Sky City…Acoma Pueblo…New Mexico!
While living in New Mexico. I discovered so many beautiful and unique places to visit.
I love New Mexico and I would like to share some of it with you, my dear readers.
Did you know there are ice caves in New Mexico? Yes, there are …and I will share that with you on another post.
Today I want to talk about Sky City, the Acoma Pueblo.
One summer, Only daughter and my two beautiful granddaughters visited me in New Mexico and I took them to see Sky City, the Acoma Pueblo.
The Pueblo is over 1200 years old and lies on a 365-foot high mesa… about 60 miles west of Albuquerque, New Mexico.
The mesa gave protection for the Acoma community from the other Indian tribes, the Navajos and Apaches.
Originally, the only way up to the pueblo atop the mesa, was to walk up makeshift stairs made of rock.
In 1929, the film Red Skin asked permission to build a road to the top so their production crews could get all their equipment up top.
It is the only existing road to this day, but is only used for shuttle tour vans for the tourists.
After visiting the pueblo, one can choose to ride down in the van or walk down ….as Only daughter, granddaughters and I chose to do….and one did have to be careful walking down.
Only daughter and myself found it very interesting to learn that the San Estevan Del Rey Mission Church was built somewhere between 1629 and 1641 and all the materials were hauled up the mesa by the people.
This meant that the ponderosa pine was brought from Mount Taylor, which is over 40 miles away….and 20,000 tons of adobe, straw, mud and sandstone were moved up the Mesa to form the church walls. It took 12 years to build the church.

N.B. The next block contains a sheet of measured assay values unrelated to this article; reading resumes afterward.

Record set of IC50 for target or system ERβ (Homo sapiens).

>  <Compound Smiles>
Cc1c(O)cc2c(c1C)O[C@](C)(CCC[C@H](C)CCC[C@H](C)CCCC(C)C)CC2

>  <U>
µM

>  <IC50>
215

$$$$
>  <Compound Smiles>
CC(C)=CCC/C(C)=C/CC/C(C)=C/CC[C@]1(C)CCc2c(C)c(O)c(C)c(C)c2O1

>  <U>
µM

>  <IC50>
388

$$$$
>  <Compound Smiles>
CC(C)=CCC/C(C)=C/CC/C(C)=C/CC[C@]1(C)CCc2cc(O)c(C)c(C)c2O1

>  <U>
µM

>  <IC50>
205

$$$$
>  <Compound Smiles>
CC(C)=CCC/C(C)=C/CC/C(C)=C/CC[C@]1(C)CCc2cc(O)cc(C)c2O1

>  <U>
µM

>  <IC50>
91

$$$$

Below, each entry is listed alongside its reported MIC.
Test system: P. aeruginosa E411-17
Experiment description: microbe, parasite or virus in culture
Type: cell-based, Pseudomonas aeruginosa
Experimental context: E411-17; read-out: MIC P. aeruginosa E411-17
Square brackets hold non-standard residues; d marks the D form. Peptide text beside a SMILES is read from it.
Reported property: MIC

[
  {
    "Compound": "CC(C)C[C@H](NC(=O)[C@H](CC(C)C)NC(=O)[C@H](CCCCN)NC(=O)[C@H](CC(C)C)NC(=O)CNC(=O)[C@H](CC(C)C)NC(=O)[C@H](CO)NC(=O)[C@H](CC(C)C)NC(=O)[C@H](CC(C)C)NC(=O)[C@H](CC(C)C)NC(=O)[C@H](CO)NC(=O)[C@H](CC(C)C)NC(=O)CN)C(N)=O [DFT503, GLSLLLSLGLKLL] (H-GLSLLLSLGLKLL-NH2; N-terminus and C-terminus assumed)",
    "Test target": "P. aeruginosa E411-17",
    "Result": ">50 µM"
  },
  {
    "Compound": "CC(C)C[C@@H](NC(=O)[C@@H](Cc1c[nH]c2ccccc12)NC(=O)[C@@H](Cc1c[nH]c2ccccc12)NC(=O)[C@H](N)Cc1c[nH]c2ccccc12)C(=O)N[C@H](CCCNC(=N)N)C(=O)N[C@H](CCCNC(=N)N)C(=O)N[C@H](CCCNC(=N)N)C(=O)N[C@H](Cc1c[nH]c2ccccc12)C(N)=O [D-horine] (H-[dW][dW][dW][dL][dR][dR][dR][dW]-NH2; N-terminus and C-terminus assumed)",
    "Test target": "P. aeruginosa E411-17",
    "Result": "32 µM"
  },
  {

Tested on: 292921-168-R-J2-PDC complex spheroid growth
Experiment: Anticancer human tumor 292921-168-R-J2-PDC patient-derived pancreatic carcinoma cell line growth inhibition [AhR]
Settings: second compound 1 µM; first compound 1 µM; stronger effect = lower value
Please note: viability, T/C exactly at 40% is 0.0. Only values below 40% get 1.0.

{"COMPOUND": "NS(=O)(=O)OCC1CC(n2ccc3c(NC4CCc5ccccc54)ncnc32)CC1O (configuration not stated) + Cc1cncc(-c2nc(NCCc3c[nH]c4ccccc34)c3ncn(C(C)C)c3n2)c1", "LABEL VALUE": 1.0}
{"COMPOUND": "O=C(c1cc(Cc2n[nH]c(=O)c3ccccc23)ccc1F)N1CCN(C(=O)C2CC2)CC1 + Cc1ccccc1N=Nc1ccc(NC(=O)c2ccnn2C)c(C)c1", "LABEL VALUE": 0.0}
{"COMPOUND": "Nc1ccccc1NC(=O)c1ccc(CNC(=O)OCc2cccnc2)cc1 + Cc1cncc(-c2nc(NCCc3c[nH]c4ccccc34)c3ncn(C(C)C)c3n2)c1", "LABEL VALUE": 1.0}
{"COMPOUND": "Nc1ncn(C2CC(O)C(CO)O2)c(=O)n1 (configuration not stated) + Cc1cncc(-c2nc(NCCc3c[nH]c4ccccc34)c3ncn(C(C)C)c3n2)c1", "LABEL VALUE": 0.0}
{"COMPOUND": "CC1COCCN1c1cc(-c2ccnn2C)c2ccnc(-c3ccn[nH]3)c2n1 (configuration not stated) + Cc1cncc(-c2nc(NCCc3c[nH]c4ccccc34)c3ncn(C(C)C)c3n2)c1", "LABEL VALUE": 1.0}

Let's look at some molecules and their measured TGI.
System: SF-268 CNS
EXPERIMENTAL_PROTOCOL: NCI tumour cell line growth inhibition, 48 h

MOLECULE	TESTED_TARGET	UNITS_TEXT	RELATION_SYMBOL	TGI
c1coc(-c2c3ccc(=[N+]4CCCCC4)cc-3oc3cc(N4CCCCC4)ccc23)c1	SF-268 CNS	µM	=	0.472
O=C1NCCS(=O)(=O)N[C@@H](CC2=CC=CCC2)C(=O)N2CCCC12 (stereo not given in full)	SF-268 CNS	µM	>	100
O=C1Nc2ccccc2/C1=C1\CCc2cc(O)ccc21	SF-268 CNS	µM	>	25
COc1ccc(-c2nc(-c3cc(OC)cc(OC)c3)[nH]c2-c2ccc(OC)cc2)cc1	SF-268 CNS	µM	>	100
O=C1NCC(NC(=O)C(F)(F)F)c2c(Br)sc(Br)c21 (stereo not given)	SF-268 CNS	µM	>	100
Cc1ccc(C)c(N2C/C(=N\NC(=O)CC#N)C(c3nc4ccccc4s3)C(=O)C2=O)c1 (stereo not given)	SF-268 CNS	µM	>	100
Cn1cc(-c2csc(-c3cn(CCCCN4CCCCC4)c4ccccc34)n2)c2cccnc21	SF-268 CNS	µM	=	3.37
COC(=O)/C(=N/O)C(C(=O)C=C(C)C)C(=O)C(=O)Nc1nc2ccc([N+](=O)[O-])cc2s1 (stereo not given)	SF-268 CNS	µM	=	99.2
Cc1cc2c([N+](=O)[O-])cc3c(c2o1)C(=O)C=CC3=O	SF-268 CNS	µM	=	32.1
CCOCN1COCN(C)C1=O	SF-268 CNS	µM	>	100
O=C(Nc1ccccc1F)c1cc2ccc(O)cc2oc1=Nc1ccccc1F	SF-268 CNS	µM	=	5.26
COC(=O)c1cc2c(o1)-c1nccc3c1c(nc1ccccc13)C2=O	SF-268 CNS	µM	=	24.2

Inside the church, the alter is flanked by 60 foot high wood poles. The roof is adobe with wooden beams called vigas, that span the 40 foot wide ceiling!
This photo is from the cultural center at the base of the mesa and shows the church as it was in 1902.
Today, this is what the church looks like.
In 1970, the 6,000 square foot building was added to the National Register of Historic Places and in 2007 it became the 28th designated National Trust Historic Site…the only Native American site designated with that title..
The Acoma people are a simple people who farm the valleys below their dwellings.
Their livestock pens are at the base of the mesa.
They also sell Acoma pottery and jewelry to the tourists who visit their mesa.
They also bake in their outdoor ovens called a horno! (I have actually baked in a horno and it is much like a pizza oven.)
If you ever get a chance to visit Sky City, please do so. It feels like one has gone back in time to a simpler, more peaceful time.
Although I really wouldn’t want to be the one carrying all that building material up a 365 foot incline.
I have issues with carrying my groceries into the kitchen from my garage.
That is what “Captains” are for, aren’t they? 🙂
Enjoy your Monday!
Ellen Barrett says
I have loved Acoma since the first time I visted in 1969. I came back in 2013, and was again haunted by the figure of Christ
on the Cross that hangs on the wall near the altar. His face is hidden, and there’s a story behind why no one goes up below it to look diectly into his face. I have heard a guide tell it as I am sure you must have done, but I can neither remember it clearly nor find it written about anywhere. Can you tell me any more\\\\\\\\\\/
I have a few pieces but they are packed away in the attic….I have always had them setting out, but this is Seminole country down here! 🙂
thanks for stopping by.
Interesting post, Kari. The pottery looks beautiful.